By Vijay Darda | 25-05-2015
A year is almost like an eternity in politics. Prime Minister Narendra Modi is completing a year in office. But this does not sound like such a long time and it appears that things are still tentative. There has been an articulation of ideas and there is also the temptation to draw a conclusion that he continues to be in an election mode – long on promises and short on delivery. But let us resist this temptation.
This is going to be a week when we shall be hearing a lot many voices on Modi sarkar’s performance. As I add my own bit to these I have to point out that no one refers to it as a BJP or NDA government and the default nomenclature completely identifies it with Modi’s persona. So logically all the bouquets and brickbats fall at his doorstep.
Interestingly more telling than the criticism of the opposition and his rivals has been the attitude of his friends and supporters. He came to power last year riding high on the hopes of the business class, the middle class and the bulk of the non-Congress voices. For his rivals, the Gujarat model always had an element of doubt but for his supporters this was a proven commodity. Now we get to hear voices that Gujarat is not India and something that worked in Gandhinagar need not succeed in Lutyen’s Delhi. In fact it is the disappointment of the friends that weighs more heavily on the Modi sarkar than the criticism of the opposition.
The gap between promise and performance is being highlighted in media surveys, and the one published by our own Lokmat group also underscores the reality that the dream of ‘Acche Din’ that was the core theme of the Modi campaign has remained unrealised. There have been no steps that would encourage the farmers to believe that there is now a government in place that cares for them. The same holds true for the salaried middle class that had pinned high hopes on the Modi sarkar. More worrying for the social fabric of the nation is the perception that the Modi sarkar is firmly under the control of the Rashtriya Swayamsewak Sangh that has always followed a different agenda. Its ministers pay regular visits to the Sangh offices and take their instructions from these functionaries. All this erodes the people’s confidence in the government.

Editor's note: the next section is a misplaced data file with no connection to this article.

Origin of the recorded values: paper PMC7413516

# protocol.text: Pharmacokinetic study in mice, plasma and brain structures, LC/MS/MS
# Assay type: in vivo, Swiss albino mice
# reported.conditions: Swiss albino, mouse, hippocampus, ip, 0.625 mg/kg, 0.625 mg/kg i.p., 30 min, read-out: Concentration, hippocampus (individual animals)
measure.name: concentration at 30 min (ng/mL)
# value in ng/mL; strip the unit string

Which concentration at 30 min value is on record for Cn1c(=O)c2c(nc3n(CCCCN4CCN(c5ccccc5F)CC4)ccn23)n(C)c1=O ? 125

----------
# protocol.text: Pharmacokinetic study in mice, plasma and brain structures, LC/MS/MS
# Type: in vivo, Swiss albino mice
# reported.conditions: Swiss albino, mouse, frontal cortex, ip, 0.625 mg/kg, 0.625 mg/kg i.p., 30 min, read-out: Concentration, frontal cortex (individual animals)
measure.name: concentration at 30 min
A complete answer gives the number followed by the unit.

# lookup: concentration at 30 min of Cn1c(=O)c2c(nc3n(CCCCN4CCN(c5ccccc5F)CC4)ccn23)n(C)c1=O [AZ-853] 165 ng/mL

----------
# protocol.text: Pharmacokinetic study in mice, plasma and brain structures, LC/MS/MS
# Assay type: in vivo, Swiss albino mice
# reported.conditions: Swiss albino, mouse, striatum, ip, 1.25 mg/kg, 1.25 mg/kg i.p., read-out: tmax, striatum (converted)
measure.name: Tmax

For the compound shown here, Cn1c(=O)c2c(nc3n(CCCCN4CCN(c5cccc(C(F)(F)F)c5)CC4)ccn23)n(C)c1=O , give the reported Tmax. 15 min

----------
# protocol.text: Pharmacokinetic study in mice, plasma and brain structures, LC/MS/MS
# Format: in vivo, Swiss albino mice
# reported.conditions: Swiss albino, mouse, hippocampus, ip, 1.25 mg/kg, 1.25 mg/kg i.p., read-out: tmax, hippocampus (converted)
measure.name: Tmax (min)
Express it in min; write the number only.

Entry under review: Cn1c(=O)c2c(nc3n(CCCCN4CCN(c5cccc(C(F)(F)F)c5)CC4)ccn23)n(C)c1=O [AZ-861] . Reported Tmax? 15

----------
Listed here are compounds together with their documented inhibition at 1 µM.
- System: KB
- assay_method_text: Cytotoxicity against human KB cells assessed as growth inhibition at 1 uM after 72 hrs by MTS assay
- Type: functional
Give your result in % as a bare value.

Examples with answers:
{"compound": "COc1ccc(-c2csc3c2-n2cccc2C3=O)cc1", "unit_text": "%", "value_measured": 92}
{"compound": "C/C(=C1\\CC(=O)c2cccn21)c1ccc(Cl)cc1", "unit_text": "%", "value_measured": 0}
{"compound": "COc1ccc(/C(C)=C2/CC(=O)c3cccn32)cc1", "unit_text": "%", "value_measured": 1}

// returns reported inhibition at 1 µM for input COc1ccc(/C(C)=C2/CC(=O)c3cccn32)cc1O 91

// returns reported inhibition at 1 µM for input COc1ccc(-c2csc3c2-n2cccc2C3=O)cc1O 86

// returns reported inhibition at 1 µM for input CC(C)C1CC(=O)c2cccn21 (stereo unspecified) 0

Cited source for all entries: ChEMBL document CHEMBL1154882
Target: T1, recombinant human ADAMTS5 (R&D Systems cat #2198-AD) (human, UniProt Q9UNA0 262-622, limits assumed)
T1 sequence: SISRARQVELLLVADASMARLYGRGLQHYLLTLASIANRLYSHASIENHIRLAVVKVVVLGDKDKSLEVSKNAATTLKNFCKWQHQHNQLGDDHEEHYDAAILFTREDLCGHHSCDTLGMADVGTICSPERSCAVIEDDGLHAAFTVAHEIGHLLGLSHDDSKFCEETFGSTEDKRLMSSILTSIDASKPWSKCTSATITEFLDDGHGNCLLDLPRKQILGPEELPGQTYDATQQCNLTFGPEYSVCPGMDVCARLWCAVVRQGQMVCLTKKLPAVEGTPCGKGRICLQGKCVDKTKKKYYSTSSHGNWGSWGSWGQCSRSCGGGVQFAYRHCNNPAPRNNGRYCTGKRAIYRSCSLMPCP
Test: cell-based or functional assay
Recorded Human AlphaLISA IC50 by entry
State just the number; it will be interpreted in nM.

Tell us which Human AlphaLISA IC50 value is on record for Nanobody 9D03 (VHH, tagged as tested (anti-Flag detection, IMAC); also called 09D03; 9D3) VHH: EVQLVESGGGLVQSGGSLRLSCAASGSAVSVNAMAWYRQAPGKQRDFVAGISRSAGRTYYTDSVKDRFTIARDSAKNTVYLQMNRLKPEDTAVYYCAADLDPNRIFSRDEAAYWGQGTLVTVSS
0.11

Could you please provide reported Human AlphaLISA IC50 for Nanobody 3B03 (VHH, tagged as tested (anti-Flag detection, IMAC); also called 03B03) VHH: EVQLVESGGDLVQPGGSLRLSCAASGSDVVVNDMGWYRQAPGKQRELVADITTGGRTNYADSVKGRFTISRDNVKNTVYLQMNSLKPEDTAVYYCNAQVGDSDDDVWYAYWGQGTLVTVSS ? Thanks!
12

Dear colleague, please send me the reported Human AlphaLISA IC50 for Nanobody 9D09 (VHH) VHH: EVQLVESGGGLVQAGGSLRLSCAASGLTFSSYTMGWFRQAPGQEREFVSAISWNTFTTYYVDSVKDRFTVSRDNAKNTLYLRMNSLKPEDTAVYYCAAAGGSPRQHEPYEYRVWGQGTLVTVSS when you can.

For a country of India’s size, complexities, diversity and challenges, it is not likely that we shall ever reach a position where we have conquered all our devils. It has to be an ongoing process of necessity and this makes it imperative that we always move in the right direction with firm steps. The prime task of the prime minister is to ensure that this direction is not lost. The details of the micro management can be left to the others. Though Modi is known to be very meticulous about the knitty gritty of every situation. In fact when the time comes after four years now, this is the parameter on which he will be judged.
In this respect, the year can be summed up thus – good but could be better. The basis of this assessment is that simply there have been almost no glitches. Yes, the tall talk and bragging could have been made more prime ministerial but the fact that we have not suffered any major catastrophe is by itself something to cheer. Such is the global atmosphere of gloom. Other countries aren’t really shining, and we too have to muddle through our daily lives.